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What is Airway Bill: Definition & Features Explained

What Is An Airway Bill (AWB) ?

What Are the Functions of an Airway Bill?

What Are the Features and Format of the Airway Bill?

What Are the Requirements for Getting an Airway Bill?

What Are the Differences Between Airway Bill and Bill of Lading?

Bills of lading are transport documents that contain useful port-to-port shipping details approved and signed by the carrier. It also contains the terms and conditions of shipping and thus establishes the contact between the port of loading and discharge. 

The difference between a bill of lading and an airway bill are as follows:


Airway Bill

Airway Bill Bills of Lading


Normally applicable for air shipments.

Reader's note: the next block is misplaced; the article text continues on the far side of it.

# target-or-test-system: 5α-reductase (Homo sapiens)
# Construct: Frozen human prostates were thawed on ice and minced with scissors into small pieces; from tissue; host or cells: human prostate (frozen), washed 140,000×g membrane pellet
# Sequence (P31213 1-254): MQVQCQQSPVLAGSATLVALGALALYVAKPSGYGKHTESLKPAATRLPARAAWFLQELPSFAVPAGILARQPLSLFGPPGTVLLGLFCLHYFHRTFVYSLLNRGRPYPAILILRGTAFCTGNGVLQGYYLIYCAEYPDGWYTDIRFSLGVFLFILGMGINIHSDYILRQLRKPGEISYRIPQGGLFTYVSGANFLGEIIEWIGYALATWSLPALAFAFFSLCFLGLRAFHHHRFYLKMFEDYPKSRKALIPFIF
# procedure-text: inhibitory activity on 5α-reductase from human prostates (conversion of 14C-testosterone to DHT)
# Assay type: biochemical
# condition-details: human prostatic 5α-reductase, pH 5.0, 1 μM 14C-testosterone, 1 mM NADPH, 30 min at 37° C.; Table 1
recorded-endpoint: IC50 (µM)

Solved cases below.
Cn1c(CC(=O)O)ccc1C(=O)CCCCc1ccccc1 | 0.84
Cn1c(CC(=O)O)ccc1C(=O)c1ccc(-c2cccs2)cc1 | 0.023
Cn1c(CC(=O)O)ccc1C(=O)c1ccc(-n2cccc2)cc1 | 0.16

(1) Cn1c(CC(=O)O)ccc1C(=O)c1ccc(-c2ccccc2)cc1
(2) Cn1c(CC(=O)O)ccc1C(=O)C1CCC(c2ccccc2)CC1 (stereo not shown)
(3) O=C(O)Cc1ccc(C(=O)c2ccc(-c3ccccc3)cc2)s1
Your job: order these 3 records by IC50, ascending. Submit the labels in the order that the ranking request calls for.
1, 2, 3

Applicable for port-to-port shipping.

Title documents

AWBs are not documents of title.

Bills of Lading in their negotiable form are title documents. Therefore, the receiver must submit at least one of these to receive the goods easily.


Follows several international conventions like Warsaw Convention, Hague Convention, Montreal Convention, etc.

Bills of lading are issued subject to Hague Rules, Hague-Visby Rules and US Carriage of Goods by Sea Act, 1936, etc.


Airway Bills are incompatible with maritime shipment incoterms like Free alongside Ship, Free on board, Cost and freight, etc.

Bills of lading are compatible with all incoterms.


Airway Bills consist of 8 copies with three original and 5 duplicate copies.

Bills of lading consist of 6 copies with 3 original and 3 duplicate copies.

The primary purpose of an Airway Bill is to allow tracking of the shipments. The document serves as a receipt of goods by an airline, as well as a contract of carriage between the shipper and the carrier. Companies should always make sure to fill out the document carefully because it is a legally binding transport document.